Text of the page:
As a photographer, I believe my primary responsibility–both to myself, and to my audience–is the creation of new images. Anything that gets in the way of creating new images–working in Photoshop, printing and mounting photographs, displaying photographs at a gallery, working on this blog post–is a threat.
Of course, there are some necessary evils. I can take thousands of photographs, but unless I find some method of presenting them, they are useless to me and my potential audience. So a delicate balance must be achieved between the creation, manipulation, management, presentation, and promotion of the images. That balance is different for every photographer, and can vary widely over time.
“Do less thinking. Do more photography.”
–from my journal, written while sitting on the shore of Rock Creek Lake in the Eastern Sierra, August 4th, 2004
Unfortunately, I didn’t follow my own advice on that trip–and ended up writing this piece and a few others. But I still managed to do some great photography on that trip.
“Consciousness sucks. I think, therefore I suffer.”
— from the movie “Being John Malkovich”
My friend Dan once told me the story of his community college photography professor pursuing his “life work.” Like many photographers, this unnamed professor idolized Ansel Adams, and one image in particular: Moonrise, Hernandez, New Mexico. It became his obsession to reproduce this masterpiece through his own lens. For a dozen or more years, he traveled to Hernandez; he found the exact spot where Adams had composed the original; he timed his trips so that the moon would be in the same phase and position; and then he waited, waited, waited for the exact same conditions. He eventually got what he wanted, coming very close to duplicating that legendary photograph.
What a profound waste of time and energy! I like that classic image, too, but I spent $50 and got a nice framed print to hang above my fireplace. While this professor was trying to duplicate the image himself, I had a dozen or so productive years as a photographer, visiting many fascinating locales and producing many thousands of images—all of them unique). Few of those images—maybe none, actually!—could compare to Adams’ Moonrise, but they were 100% mine, and producing them helped me grow as an artist.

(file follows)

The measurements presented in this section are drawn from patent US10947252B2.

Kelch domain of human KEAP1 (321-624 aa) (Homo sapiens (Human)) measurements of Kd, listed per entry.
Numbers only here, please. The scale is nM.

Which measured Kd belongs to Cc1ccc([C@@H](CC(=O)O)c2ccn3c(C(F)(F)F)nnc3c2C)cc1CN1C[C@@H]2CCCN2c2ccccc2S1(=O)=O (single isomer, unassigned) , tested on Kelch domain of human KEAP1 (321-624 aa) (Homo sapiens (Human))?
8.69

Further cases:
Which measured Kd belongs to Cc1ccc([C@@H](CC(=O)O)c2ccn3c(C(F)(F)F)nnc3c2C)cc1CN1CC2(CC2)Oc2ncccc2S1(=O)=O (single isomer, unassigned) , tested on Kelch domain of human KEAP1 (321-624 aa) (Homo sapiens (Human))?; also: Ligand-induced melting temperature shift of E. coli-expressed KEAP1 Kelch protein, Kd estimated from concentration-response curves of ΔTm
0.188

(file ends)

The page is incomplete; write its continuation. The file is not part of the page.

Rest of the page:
What exactly is an artist? Elvis was an artist. He used his creativity, his imagination, his genius to produce something from nothing. Sure, he had influences, and maybe even borrowed a few tricks from those who came before him, but he mixed it all together and conjured up something that was uniquely his. Countless Elvis impersonators—sorry, “invokers”—may be able to “conjure up the spirit of the King,” but few would consider them artists.
The other thing about Elvis: he didn’t set out to be the King. He was the right man at the right time; his talents and perspectives found a niche and it all just sort of happened, the immensity of the wave catching everyone—including Elvis himself—by surprise. In other words, he didn’t think about it, he just did it. If he had put more though into what he was doing at the time, we probably wouldn’t be hearing his rendition of “Hound Dog” in endless rotation on oldies stations today. Not to mention the thousands of Elvis invokers in Vegas and elsewhere who would have missed their true calling.
“Think.” A child does something stupid, and an adult says, “What were you thinking?” or “You need to think before you do something like that!” Thinking is a good thing—or so we were taught. Should you go with the 30-year mortgage or the 15-year? Should you stay in your current job, or take the offer you just got from the other company? Should you do your grocery shopping today after work, or on the weekend? You carefully weight the pros and cons, and come to an informed decision. You think.
But is it a universal truth that thinking is better than non-thinking? We all know it is possible to “over-think” a problem, but where does it make sense to “not-think”?